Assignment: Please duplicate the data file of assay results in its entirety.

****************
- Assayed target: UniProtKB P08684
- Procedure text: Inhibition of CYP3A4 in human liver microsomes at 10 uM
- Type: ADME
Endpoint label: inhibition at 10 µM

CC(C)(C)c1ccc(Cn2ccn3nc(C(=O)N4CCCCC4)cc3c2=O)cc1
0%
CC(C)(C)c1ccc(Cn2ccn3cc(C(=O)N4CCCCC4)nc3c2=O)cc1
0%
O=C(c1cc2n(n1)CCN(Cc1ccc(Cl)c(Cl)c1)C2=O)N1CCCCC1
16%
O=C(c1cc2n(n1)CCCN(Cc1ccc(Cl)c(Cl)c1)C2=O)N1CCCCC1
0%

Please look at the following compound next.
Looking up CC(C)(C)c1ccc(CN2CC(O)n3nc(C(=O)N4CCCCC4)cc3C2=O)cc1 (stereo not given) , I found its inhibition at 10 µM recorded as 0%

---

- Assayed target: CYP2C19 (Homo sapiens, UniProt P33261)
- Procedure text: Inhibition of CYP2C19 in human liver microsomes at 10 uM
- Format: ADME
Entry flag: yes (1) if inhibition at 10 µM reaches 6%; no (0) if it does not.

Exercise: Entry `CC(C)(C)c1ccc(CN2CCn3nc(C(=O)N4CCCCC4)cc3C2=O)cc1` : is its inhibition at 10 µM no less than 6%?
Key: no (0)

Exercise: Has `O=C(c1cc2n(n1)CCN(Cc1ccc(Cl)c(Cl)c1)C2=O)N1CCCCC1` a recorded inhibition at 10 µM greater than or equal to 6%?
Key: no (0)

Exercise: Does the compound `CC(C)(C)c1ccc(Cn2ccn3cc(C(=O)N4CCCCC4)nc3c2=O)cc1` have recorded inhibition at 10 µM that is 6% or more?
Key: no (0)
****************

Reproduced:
- Assayed target: UniProtKB P08684
- Procedure text: Inhibition of CYP3A4 in human liver microsomes at 10 uM
- Type: ADME
Endpoint label: inhibition at 10 µM

CC(C)(C)c1ccc(Cn2ccn3nc(C(=O)N4CCCCC4)cc3c2=O)cc1
0%
CC(C)(C)c1ccc(Cn2ccn3cc(C(=O)N4CCCCC4)nc3c2=O)cc1
0%
O=C(c1cc2n(n1)CCN(Cc1ccc(Cl)c(Cl)c1)C2=O)N1CCCCC1
16%
O=C(c1cc2n(n1)CCCN(Cc1ccc(Cl)c(Cl)c1)C2=O)N1CCCCC1
0%

Please look at the following compound next.
Looking up CC(C)(C)c1ccc(CN2CC(O)n3nc(C(=O)N4CCCCC4)cc3C2=O)cc1 (stereo not given) , I found its inhibition at 10 µM recorded as 0%

---

- Assayed target: CYP2C19 (Homo sapiens, UniProt P33261)
- Procedure text: Inhibition of CYP2C19 in human liver microsomes at 10 uM
- Format: ADME
Entry flag: yes (1) if inhibition at 10 µM reaches 6%; no (0) if it does not.

Exercise: Entry `CC(C)(C)c1ccc(CN2CCn3nc(C(=O)N4CCCCC4)cc3C2=O)cc1` : is its inhibition at 10 µM no less than 6%?
Key: no (0)

Exercise: Has `O=C(c1cc2n(n1)CCN(Cc1ccc(Cl)c(Cl)c1)C2=O)N1CCCCC1` a recorded inhibition at 10 µM greater than or equal to 6%?
Key: no (0)

Exercise: Does the compound `CC(C)(C)c1ccc(Cn2ccn3cc(C(=O)N4CCCCC4)nc3c2=O)cc1` have recorded inhibition at 10 µM that is 6% or more?
Key: no (0)